Applying the TSHOOT methodology to everything

Last exam of the year

The past few months I’ve forced my head into revision for the three CCNP exams, with two down, I have TSHOOT left to do, and I’m aiming to pass before Christmas Day. Which is a nice goal to have, but when I have to recertify next year, It’ll be around 24th December.

But currently, Cisco only requires you to pass one of the three exams to keep the CCNP.
The TSHOOT is an interesting exam, compared with others. It contains a small number of multiple answer based questions, however the bulk of the exam is sat around a pre-defined and publicly available topology, where within a simulator you troubleshoot various support tickets.

CCNP_TSHOOT

There’s even an online mock exam provided by Cisco, so you can get use to the way the simulator works before you sit the exam. To me, it’s very close to an open book exam, however having a busy work schedule, and a small amount of time to complete the exams, I personally will not have that much time to sit down and understand the topology inside out. So fingers crossed.

Using the TSHOOT study guide for something else

The first two chapters of the TSHOOT official study guide are actually a really good blueprint for infrastructure maintenance and troubleshooting which can be applied beyond that of just networking.
So that’s what I’m going to touch upon in this blog post.
Let’s start off with infrastructure maintenance, so this not only includes your network devices, but server and client hardware, the following are a few instances;Sample-network-diagram

  • Installation, provision and configuration of Hardware and Software
  • Troubleshooting support incidents
  • Monitoring applications and devices
  • Optimizing applications and devices based on the monitoring
  • Planning for future projects
    • Scaling infrastructure
    • Introducing new systems
    • Replacement of hardware
  • Documentation of infrastructure
    • Ongoing updates to documentation as infrastructure changes

The above tasks can be undertaken in either a re-active format, or pro-active format. I don’t need to tell you that the proactive approach is the best way, but the reactive approach is the most travelled path.

Structure your ongoing tasks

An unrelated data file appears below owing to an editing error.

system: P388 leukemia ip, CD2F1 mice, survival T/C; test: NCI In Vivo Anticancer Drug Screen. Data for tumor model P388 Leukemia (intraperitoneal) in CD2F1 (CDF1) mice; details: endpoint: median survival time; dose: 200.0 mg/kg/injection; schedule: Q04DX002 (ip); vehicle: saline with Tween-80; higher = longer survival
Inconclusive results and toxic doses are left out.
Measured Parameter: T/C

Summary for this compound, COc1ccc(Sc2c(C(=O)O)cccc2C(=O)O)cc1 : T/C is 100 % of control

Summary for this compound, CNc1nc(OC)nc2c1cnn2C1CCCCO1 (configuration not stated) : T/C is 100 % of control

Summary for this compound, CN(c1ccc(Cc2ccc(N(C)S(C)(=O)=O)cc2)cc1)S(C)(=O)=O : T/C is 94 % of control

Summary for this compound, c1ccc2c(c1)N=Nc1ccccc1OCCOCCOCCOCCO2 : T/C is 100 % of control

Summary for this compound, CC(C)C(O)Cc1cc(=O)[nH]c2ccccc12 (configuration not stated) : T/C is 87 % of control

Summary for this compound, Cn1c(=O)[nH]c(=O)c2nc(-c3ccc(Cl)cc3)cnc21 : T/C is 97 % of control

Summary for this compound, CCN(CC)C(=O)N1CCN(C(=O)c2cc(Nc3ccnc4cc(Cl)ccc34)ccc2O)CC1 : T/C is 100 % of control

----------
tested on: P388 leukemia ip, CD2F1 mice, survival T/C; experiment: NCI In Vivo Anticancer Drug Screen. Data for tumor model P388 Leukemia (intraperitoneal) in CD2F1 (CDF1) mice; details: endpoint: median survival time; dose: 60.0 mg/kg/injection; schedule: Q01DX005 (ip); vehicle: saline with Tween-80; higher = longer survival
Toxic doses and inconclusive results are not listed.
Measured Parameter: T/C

Creating a structure is the best way to achieve a proactive approach to the above tasks. There are models to do this, which I urge you to investigate yourselves, rather than creating the wheel again from scratch, below are two of the most popular;

  • FCAPS – Fault management, Configuration management, Accounting management, Performance management, Security management.
  • ITIL – IT infrastructure library

ITILV3ProcessesAndFunctions

What you will find in your investigations is that neither model will really fit the company’s way of working, and implementing the above to the exact detail listed, could hamper the business instead of aiding the agility of the business. This is common, so my advice is to learn from both of the above, and the others out there, and take the best bits from them to implement your structure.

To do this, you also need to understand the way in which the business works, as well as the IT department. Especially the maintenance tasks undertaken, such as;

  • Backup schedules of servers and data
  • How configuration changes are conducted
    • As needed
    • Authorized after a change management request
  • Hardware replacement strategy
  • Firmware, Application and Operation System updates
  • Ongoing monitoring of the Servers and other devices

The above tasks will have an importance marker in your head, such as backups been the most critical task to be performed. After these tasks have been defined, your overall structure will take place as you define who is responsible, and the actions that need to be taken under certain circumstances, such as 3 failed backups of the file servers must be escalated to third line support with a resolution time set to before the end of the day.